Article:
1. For patients aged 50-69 years, there was no significant difference in long-term survival when comparing bioprosthetic and mechanical aortic valve replacement.
2. Mechanical valve replacement was associated with a lower rate of reoperation and higher rate of major bleeding compared to bioprosthetic valve replacement.
Evidence Rating Level: 2 (Good)
Study Rundown: In patients with severe aortic valve disease, valve replacement is necessary to preserve left ventricular function and prolong lifespan. Currently, two major types of valves are used – bioprosthetic and mechanical. In patients older than 70 years of age, bioprosthetic valves are currently recommended, as there is low lifetime risk of reoperation and there is lower risk of thrombotic and hemorrhagic complications, more commonly seen with mechanical valves. The decision is less clear in patients who are younger.
This retrospective study analyzed data on patients 50-69 years of age from a New York statewide database. They concluded that mechanical aortic valve replacement was associated with significantly lower rates of reoperation at 15 years (HR 0.52; 95%CI 0.36-0.75), but were also linked with a significantly higher risk of bleeding (HR 1.75; 95%CI 1.27-2.43). There was no difference in 15-year survival between the groups (HR 0.97; 95%CI 0.83-1.14). The findings of this trial suggest that both bioprosthetic and mechanical valves are viable options in patients between 50-69 years of age. The risk of reoperation must be balanced against the risk of major bleeding in making such a decision. Study limitations include not accounting for confounding variables, such as frailty, the etiology of aortic valve dysfunction, and degree of coronary artery disease.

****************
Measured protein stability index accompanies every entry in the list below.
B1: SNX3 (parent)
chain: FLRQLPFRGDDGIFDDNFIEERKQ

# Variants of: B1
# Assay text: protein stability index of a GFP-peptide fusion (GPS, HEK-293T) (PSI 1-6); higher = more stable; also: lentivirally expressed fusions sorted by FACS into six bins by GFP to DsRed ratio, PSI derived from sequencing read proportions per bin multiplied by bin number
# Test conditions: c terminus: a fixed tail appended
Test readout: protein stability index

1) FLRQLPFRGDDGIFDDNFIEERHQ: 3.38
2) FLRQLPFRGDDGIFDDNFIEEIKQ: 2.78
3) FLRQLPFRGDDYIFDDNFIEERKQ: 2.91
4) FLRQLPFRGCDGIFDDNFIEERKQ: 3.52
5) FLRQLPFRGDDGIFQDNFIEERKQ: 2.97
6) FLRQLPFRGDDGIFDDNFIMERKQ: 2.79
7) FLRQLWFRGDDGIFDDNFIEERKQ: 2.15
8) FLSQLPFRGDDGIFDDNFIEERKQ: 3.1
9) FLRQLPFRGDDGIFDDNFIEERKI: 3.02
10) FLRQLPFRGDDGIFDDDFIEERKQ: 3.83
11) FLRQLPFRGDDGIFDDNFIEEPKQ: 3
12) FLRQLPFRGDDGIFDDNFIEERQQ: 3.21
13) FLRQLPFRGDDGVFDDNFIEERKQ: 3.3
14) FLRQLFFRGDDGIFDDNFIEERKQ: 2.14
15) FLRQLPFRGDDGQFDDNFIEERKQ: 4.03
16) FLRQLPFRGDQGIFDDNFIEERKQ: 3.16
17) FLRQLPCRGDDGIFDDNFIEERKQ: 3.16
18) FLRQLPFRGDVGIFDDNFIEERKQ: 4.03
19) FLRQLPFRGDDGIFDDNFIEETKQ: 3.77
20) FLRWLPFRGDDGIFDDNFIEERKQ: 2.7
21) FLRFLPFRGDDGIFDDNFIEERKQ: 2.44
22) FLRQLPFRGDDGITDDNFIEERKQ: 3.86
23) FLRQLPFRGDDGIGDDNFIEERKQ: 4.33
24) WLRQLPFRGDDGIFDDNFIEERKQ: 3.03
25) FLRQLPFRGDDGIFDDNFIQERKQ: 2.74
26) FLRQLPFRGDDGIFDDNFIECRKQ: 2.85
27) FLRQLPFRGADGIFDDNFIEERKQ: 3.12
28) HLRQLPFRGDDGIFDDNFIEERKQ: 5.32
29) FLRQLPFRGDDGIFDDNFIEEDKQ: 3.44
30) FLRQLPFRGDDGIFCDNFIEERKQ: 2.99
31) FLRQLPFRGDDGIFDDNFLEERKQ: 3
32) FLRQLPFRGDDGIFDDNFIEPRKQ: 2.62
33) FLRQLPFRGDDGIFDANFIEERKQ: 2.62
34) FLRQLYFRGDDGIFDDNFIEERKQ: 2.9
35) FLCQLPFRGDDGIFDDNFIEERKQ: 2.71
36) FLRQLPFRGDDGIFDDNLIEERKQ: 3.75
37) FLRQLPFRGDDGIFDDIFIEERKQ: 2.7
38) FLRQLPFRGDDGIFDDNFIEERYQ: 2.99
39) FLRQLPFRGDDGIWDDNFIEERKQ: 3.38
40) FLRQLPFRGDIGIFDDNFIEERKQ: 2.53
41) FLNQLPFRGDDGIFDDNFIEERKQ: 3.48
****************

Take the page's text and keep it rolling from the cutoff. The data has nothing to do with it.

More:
Click to read the study in JAMA
In-Depth [retrospective cohort study]: This study evaluated 4,253 patients between 50-69 years of age in New York state between 1997 and 2004. Of these, 1,466 (34.5%) received bioprosthetic valves and 2,787 (65.5%) received mechanical valves. Median follow-up was 10.8 years. The 15-year survival was 60.6% (95% CI 56.3%-64.9%) in the bioprosthetic group and 62.1% (95%CI 58.2%-66.0%) in the mechanical group (HR 0.97; 95%CI 0.83-1.14). Incidence of aortic valve reoperation at 15 years was significantly lower in the mechanical valve group as compared with the bioprosthetic group (HR 0.52; 95%CI 0.36-0.75). Incidence of major bleeding events at 15 years was 6.6% (95% CI, 4.8%-8.4%) for the bioprosthetic group versus 13.0% (95% CI, 9.9%-16.1%) for the mechanical group (HR 1.75; 95%CI 1.27-2.43).
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